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Since the start of 2013, the stock price of Bank of America (NYSE:BAC) has increased 35%, with a current 52-week range of $10.98 and $16.5, whereas the S&P 500 index rose roughly 29%. It has always been one of the relatively stable stocks in the industry. Unfortunately, following the 2008 financial crisis, the bank has gotten itself a lot of baggage in the form of litigation. Especially, the month of December has been really demanding for the bank in terms of litigation. The company already has given more than $50 billion for such settlements, loan and foreclosure losses and legal costs in the past. Recently, Countrywide Financial settled yet another claim worth $17.3 million for selling junk mortgage-backed securities to the investors - $11.3 million of this settlement will be used as compensation for the investors of the Pension Reserves Investment Management Board, while the other $6 million will go to the state.

Legal Obligations Are Not Over Yet

With having paid over $50 billion in settlement claims - one would think the worst is behind the bank regarding litigation costs. However, there are still substantial potential legal obligations that the bank will have to pay. Analysts and the bank itself has spent some time estimating the foreseeable legal costs that the bank is still likely to face and the number comes up to $23 billion. This may include the possible legal costs or buying back or compensating for the faulty securities it sold in 2008. Bank of America has a lot to lose after all.

The biggest threat at the moment is the battle with American International Group (NYSE:AIG) about the $8.5 billion settlement agreement including Bank of New York Mellon (NYSE:BK). There are a lot of theories by a number of analysts about the total cost of the battle in case of an unfavorable outcome. AIG has accused Bank of New York Mellon, which is the trustee in this deal, of being biased and not protecting the interest of all investors due to the fear of further liabilities. It is a very complicated case and it is extremely difficult to say what will be the outcome of the battle as the case is still underway. However, it is clear that the bank will have to pay at least $8.5 billion agreed in the settlement talks, even if the verdict is in favor of B of A.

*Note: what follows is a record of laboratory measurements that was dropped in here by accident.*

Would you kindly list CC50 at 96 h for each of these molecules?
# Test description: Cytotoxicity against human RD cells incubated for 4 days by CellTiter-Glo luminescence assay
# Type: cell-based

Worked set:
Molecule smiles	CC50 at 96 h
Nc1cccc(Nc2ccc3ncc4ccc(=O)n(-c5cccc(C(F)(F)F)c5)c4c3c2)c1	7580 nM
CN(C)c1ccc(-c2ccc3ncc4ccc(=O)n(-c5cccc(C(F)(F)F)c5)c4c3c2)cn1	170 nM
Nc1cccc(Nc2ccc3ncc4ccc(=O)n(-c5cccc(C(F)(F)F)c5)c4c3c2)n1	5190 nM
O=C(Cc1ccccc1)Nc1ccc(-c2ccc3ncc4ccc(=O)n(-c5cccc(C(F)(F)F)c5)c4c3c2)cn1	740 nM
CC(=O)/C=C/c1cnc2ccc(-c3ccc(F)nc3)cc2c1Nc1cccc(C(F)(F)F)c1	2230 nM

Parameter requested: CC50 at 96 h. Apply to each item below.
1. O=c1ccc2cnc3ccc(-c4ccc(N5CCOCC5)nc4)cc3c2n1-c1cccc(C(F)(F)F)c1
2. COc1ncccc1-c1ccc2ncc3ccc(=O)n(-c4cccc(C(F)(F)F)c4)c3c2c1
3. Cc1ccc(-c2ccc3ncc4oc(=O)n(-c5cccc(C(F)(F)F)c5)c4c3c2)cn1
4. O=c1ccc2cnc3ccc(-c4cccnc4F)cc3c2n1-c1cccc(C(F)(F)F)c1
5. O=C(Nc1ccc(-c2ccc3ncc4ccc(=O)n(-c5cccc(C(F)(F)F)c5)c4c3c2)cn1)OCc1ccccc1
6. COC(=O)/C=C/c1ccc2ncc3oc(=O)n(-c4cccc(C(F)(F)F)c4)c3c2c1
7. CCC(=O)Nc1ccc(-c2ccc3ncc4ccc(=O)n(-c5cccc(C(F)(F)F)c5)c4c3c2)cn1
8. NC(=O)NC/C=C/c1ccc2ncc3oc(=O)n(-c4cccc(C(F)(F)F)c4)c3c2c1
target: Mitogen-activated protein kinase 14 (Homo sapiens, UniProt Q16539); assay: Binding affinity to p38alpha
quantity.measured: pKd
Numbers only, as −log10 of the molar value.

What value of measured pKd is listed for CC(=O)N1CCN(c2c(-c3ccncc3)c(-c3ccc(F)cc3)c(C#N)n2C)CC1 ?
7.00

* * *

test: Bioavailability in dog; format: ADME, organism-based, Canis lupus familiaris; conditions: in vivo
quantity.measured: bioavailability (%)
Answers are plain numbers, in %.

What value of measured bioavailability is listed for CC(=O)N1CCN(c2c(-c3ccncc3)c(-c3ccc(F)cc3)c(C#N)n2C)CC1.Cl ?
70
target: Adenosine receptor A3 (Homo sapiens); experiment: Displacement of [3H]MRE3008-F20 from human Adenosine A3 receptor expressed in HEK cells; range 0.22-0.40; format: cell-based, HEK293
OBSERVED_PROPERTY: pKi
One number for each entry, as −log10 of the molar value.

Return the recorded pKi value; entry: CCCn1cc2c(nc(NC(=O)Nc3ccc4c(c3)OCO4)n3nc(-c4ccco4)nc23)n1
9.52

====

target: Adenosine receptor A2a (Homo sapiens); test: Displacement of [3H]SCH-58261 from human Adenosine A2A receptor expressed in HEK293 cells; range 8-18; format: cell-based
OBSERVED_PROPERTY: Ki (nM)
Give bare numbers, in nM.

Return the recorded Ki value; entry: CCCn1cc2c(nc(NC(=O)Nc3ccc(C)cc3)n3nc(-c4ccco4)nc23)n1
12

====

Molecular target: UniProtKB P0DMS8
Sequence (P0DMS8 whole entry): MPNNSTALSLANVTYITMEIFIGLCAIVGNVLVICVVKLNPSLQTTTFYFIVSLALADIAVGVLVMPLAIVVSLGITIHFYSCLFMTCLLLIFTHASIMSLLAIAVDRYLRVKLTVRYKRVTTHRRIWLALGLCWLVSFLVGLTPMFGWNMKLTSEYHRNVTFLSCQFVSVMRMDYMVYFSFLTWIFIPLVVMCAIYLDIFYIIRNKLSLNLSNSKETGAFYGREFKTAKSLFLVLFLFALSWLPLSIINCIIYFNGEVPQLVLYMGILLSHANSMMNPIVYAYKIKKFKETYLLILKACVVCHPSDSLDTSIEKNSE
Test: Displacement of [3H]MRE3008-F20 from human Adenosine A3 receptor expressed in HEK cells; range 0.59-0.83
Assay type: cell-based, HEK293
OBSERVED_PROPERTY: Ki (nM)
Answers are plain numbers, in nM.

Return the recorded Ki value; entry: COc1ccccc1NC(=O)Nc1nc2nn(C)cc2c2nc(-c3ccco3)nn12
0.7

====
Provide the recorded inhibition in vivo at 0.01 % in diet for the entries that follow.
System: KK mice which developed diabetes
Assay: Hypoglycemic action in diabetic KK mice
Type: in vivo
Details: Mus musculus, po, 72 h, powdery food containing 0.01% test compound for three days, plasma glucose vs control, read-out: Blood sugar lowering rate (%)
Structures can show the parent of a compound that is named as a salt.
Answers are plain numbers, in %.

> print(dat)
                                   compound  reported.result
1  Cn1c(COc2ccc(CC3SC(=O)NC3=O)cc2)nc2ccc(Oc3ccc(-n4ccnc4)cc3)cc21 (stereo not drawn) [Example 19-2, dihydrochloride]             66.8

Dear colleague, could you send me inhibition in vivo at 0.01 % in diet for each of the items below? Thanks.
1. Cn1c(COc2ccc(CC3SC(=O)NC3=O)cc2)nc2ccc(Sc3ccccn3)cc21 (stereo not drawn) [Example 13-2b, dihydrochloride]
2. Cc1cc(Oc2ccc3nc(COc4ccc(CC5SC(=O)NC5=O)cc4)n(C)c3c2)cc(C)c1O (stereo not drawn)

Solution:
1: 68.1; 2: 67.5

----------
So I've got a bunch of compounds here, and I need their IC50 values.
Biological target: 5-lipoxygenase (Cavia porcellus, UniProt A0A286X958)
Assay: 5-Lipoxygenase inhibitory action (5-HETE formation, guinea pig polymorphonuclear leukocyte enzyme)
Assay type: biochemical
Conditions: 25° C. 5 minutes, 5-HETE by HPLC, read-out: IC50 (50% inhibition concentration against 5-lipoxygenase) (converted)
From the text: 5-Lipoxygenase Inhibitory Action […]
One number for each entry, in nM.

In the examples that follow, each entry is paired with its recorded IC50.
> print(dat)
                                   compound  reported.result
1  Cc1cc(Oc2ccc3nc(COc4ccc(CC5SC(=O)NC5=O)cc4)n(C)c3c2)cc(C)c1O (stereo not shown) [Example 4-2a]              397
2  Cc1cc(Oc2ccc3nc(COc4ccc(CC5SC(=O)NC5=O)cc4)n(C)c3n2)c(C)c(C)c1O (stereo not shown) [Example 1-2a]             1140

Ability To Meet Obligations

The bank has a reserve for future litigation costs believed to be in the range of $3- $11 billion. On top of that, the bank claims to have the ability to pay as much as $5.1 billion aside from the legal reserves. Analysts have different opinions on how much the bank would have to pay to settle these lawsuits but even if we were to take the whole amount of $23 billion, I believe the improving condition of future cash flows will allow the bank to handle these costs.

Moreover, looking at the reserves, the bank can cover up to 70% of the legal claims of total $23 billion i.e. $16.1 billion. Besides that, the bank madenet income of $2.76 in 2012, $85 million in 2011 and a loss of $3.6 billion - With this kind of growth rate and considering the fact that the bank already made $7.9 billion in the first three quarters, I would expect the net income of 2013 to be around $10 billion. Therefore, investors do not need to worry about the legal costs.

Conclusion

Bank of America's performance has improved since its fall in 2008 and the numbers reflect it. The bank had the highest amount of settlement claims on its head as compared to its peers combined, but the bank has dealt with this situation in a remarkable way and still has a cushion for rest of the potential payable settlements.

Bank of America's Net tangible book value is $156.5 billion as of the third quarter earnings report. The net tangible value per share gives how much a shareholder would get for one share of a company should the company gets liquidated. It does not include intangible assets such as goodwill, patents or licenses. At the moment, the tangible book value per share comes out to be $14.67 - The stock is trading at a premium of 13.5% according to the closing price of January 07, 2014. Analysts at Citigroup (NYSE:C) rate Bank of America a buy and increased the price target to $19 from the previous value of $16 per share.

Source: Bank Of America Will Continue Its Rise